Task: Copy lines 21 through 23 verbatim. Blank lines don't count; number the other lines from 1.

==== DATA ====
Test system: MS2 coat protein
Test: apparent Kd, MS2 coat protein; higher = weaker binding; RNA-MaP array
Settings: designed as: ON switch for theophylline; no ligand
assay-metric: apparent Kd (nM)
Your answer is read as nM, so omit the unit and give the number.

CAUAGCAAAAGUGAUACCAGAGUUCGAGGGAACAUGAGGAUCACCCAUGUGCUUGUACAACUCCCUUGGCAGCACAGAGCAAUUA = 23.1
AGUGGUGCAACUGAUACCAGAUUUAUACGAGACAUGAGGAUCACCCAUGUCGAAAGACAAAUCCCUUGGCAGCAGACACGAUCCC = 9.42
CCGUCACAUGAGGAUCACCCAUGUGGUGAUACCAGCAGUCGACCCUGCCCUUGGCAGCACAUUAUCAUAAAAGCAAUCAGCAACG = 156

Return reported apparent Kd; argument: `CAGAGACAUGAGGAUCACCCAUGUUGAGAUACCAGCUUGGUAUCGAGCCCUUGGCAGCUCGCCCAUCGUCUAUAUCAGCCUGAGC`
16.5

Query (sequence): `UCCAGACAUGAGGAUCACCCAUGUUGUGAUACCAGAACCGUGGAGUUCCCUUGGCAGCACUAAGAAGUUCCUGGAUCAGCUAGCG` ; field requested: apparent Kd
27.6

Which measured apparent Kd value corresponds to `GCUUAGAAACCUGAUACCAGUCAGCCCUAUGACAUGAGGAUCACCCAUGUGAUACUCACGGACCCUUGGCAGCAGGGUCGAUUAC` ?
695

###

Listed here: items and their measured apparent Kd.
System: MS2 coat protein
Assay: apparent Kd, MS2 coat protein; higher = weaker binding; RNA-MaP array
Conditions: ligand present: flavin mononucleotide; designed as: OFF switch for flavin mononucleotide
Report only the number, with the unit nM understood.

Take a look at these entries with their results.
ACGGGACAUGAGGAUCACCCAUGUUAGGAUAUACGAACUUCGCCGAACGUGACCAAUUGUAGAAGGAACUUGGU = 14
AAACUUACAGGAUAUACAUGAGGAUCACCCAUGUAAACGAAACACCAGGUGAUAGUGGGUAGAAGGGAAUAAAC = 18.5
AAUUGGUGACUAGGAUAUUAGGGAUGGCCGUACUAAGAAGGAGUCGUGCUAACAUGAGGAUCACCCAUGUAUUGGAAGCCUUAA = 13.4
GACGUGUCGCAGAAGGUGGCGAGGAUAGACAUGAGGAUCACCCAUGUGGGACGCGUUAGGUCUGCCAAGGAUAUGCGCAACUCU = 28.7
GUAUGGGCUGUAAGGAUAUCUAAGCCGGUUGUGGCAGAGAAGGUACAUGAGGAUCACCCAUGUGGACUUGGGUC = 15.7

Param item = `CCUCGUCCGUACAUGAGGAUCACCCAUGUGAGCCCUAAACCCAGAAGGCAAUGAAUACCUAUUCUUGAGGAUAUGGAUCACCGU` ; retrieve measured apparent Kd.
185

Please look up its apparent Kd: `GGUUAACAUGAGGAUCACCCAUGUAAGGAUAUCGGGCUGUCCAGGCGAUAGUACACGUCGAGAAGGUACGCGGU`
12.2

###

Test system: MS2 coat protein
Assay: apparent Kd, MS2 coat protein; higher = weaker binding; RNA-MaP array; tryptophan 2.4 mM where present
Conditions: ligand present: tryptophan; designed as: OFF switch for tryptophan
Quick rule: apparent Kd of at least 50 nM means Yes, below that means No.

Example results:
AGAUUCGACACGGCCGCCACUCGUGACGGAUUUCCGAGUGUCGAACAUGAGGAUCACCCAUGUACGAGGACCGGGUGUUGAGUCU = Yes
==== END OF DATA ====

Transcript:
Take a look at these entries with their results.
ACGGGACAUGAGGAUCACCCAUGUUAGGAUAUACGAACUUCGCCGAACGUGACCAAUUGUAGAAGGAACUUGGU = 14
AAACUUACAGGAUAUACAUGAGGAUCACCCAUGUAAACGAAACACCAGGUGAUAGUGGGUAGAAGGGAAUAAAC = 18.5